Wednesday, April 26, 2006


While scanning Google news this morning I came across this newspaper headline: Avoiding Milk During Pregnancy Linked to Lower Birth Weight, with deeper down a few dozen more headlines on the subject, including these:

Milk's a must for mums-to-be
Avoiding milk 'leads to smaller babies'
Drinking too little milk 'can harm unborn baby'
Pregnant women 'need to drink milk'
Milk 'essential in pregnancy'
More Reasons For Pregnant Mothers To Drink Milk
Study: Pregnant Women Must Drink Plenty of Milk
Pregnant women who drink less milk risk low birth weight babies
Limiting milk can hamper Babies’ Growth

Only one headline had gotten the elemental fact of the matter right: Vit D linked to baby birth weight. Simply that. Seems more and more like the dead-tree media, under threat from bloggers and the internet in general, are increasingly resorting to scary tabloid-type headlines, much as the dairy industry is resorting to recombinant Bovine Growth Hormone (rBGH).

Vitamin D intake was the key point to the story, not milk. So why all the emphasis on milk? In Canada (where the study was done), milk is fortified with vitamin D, but there are plenty of other sources of that vitamin, none mentioned in these articles. Milk of any kind is fundamentally an unnatural food for adults, to say nothing of cow's milk for pregnant humans and their babies...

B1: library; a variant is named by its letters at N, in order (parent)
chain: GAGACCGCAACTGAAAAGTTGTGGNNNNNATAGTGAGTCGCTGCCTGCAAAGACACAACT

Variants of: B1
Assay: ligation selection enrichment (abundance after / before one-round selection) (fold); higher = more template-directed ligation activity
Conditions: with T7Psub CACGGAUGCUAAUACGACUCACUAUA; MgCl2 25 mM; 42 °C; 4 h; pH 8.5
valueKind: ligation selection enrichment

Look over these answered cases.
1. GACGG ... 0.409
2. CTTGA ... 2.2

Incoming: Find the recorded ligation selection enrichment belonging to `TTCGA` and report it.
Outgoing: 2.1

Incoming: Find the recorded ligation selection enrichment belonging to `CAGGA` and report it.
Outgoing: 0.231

So I wondered why all the scare headlines: why all this obvious pushing of milk on a trusting (?) audience? How unbiased was this study, anyway? So I went to the study itself and waaay at the very bottom was this statement: "Funding sources for our study included the Dairy Farmers of Canada..."


Oddly, in all this deeply heartfelt journalistic concern for mothers and their infants, none of the news articles mentioned a study on, say, bi-weekly shots of rBGH, or the use of other hormones and antibiotics to keep cows alive and producing, not a word on Monsanto (which means 'Sacred Mountain,' ironically), sewage sludge in cow feed, or all the many other detrimental aspects of milk; nor did they refer to non-organic milk. Let alone the famous Milk Letter.

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